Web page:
Oklahoma Limits Recovery Rights of Drivers Who Lack Coverage

Oklahoma Gov. Mary Fallin signed into law on Thursday a “no pay, no play” car insurance proposal that will limit the recovery rights of drivers who flout the state’s mandatory insurance law.

Under the new law, motorists who get into serious accidents while driving without coverage will only be able to recover economic damages for medical costs, property damage and loss of income. An uninsured motorist involved in a crash — even if it was not his or her fault — will not be able to successfully sue for pain and suffering.

The proposal was approved by 74 percent of state senators and 58 of state house members who voted on the measure.

Oklahoma is now the second state this year to sign such a bill into law. Kansas added a similar law to its books earlier this month.

Oklahoma uninsured motorist rateOklahoma Insurance Commissioner John Doak threw his support behind the proposal last week, citing concerns about the high uninsured-motorist rate and lack of affordable auto insurance in the state.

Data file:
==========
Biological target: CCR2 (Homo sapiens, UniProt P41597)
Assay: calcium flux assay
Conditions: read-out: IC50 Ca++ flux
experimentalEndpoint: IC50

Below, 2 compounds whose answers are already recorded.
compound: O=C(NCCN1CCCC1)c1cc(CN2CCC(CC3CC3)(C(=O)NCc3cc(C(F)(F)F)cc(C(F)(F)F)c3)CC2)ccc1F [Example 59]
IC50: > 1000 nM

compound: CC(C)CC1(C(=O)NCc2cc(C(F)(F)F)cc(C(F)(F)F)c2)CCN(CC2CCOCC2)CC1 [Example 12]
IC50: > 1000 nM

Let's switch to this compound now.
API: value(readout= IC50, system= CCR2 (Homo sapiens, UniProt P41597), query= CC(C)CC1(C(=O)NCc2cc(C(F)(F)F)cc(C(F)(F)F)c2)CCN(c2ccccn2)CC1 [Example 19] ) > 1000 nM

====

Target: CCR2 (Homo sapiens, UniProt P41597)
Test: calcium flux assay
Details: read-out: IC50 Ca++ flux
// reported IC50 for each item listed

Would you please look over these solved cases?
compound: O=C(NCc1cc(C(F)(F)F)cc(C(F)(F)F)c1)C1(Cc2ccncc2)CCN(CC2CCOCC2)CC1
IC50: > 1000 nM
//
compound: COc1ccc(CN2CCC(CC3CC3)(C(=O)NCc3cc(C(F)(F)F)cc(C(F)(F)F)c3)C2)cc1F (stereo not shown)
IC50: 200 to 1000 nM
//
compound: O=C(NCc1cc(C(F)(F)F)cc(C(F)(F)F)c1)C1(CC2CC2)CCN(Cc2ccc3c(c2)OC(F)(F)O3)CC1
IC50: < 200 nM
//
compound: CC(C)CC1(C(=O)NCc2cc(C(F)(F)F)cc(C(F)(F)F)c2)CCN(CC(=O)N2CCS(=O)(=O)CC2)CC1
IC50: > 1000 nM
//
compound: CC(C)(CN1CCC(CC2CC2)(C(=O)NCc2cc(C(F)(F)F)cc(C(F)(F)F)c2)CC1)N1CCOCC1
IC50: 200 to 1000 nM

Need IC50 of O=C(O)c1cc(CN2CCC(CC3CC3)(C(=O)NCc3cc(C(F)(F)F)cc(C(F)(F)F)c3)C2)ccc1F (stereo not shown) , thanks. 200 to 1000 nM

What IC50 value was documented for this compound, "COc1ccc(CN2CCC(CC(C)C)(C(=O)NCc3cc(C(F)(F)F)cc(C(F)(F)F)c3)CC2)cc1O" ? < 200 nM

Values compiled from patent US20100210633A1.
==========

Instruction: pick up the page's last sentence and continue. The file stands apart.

Supporters of the legislation say “no pay, no play” laws help address both of these issues by providing a disincentive to drive uninsured and by helping to keep average claims size from ballooning, though the laws’ actual impact on those problems has been largely unquantified.

Opponents of this type of law says it has the potential to penalize individuals who dropped coverage due to economic hardships.

The law takes effect Nov. 1, 2011.

About Ben Zitney
Benjamin Zitney has been covering the auto insurance industry for the past 2.5 years. Before coming to Online Auto Insurance News, he produced an extensive company history of the 30-year-old California Joint Powers Insurance Authority and worked at the Cal State Long Beach Daily Forty-Niner as a reporter, copy editor and news editor.

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